I’m a bit of a visual learner, I suppose. (Which makes it ironic that I so rarely provide screenshots here. But I digress). What I’ve been looking for is a way to share my research, my lab notes, my digital ephemera in a single notebook. Lots of examples are out there, but another criterion is that I need to be able to set something up that my students might possibly be able to replicate.

So my requirements:

1. Visually see my notes, their layout, their possible logical connections. The ability to rearrange my notes provides the framework for my later written outputs.

2. Get my notes (but not all of the other bits and pieces) onto the web in such a way that each note becomes a citable object, with revision history freely available.

3. Ideally, that could then feed into some sort of shiny interface for others’ browsing – something like Jeckyll, I guess – but not really a big deal at the moment.

So #1 is taken care of with Scrivener. Number 2? I’m thinking Github. Number 3? We’ll worry about that some other day. There are Scrivener project templates that can be dropped into a Github repository (see previous post). You would create a folder/repo on your computer, drop the template into that, and write away to your hearts content, committing and syncing at the end of the day. This is what you’d get. All those slashes and curly brackets tell Scrivener what’s going on, but it’s not all that nice to read. (After all, that solution is about revision history, not open notebooks).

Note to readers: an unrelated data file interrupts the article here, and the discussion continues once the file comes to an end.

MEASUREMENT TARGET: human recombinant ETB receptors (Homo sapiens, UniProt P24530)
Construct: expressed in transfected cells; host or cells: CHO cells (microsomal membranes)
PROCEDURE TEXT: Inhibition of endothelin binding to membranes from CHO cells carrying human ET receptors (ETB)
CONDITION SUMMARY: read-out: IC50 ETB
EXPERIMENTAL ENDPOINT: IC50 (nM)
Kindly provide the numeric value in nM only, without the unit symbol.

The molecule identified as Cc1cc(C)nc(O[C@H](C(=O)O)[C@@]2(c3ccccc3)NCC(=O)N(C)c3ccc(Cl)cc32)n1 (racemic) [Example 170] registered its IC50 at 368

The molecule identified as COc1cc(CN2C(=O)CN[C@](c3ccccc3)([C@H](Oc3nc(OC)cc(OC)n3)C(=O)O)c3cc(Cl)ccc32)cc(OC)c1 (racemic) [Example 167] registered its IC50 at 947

Now, it is possible to manually compile your whole document, or bits at a time, into markdown files and to commit/sync those. That’s nice, but time consuming. What I think I need is some way to turn Scrivener’s rtf’s into nice markdown. I found this, a collection of scripts by Sparkygetsthegirl as part of a Scrivener to Android tablet and back writing flow. Check it out! Here’s how it works. NB, this is all Mac based, today.

1. Make a new Scrivener project.

2. Sync it to dropbox. (which is nice: backups, portability via Dropbox, sharing via Github! see below)

3. drop the 4 scripts into the synced folder. Open a terminal window there. We’ll come back to that.

4. open Automator. What we’re going to do is create an application that will open the ‘drafts’ folder in the synced project, grab everything, then filter for just the markdown files we made, then move them over to our github repo, overwriting any pre-existing files there. Here’s a screenshot of what that application looks like in the Automator editing screen:

Remember, you're creating an 'application', not a 'workflow'

Remember, you’re creating an ‘application’, not a ‘workflow’